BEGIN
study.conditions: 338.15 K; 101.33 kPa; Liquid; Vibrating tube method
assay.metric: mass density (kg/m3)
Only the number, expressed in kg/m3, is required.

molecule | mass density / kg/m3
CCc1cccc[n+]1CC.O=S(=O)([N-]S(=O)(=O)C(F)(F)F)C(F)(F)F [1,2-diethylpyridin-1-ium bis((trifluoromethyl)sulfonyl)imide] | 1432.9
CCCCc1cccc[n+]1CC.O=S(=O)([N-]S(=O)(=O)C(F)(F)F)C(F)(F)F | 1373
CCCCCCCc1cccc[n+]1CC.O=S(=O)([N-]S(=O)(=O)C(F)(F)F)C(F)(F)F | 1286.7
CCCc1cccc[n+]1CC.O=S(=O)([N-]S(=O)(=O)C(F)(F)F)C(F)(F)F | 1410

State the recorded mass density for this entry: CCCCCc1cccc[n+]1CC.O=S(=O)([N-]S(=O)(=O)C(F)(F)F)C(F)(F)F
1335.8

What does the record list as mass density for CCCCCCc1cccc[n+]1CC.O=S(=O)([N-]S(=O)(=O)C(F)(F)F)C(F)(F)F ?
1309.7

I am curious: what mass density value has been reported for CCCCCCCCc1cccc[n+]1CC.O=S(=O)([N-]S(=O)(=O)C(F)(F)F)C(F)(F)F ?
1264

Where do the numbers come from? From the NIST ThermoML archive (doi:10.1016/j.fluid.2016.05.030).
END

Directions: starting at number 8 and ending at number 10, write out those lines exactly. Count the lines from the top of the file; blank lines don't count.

CCCc1cccc[n+]1CC.O=S(=O)([N-]S(=O)(=O)C(F)(F)F)C(F)(F)F | 1410

State the recorded mass density for this entry: CCCCCc1cccc[n+]1CC.O=S(=O)([N-]S(=O)(=O)C(F)(F)F)C(F)(F)F
1335.8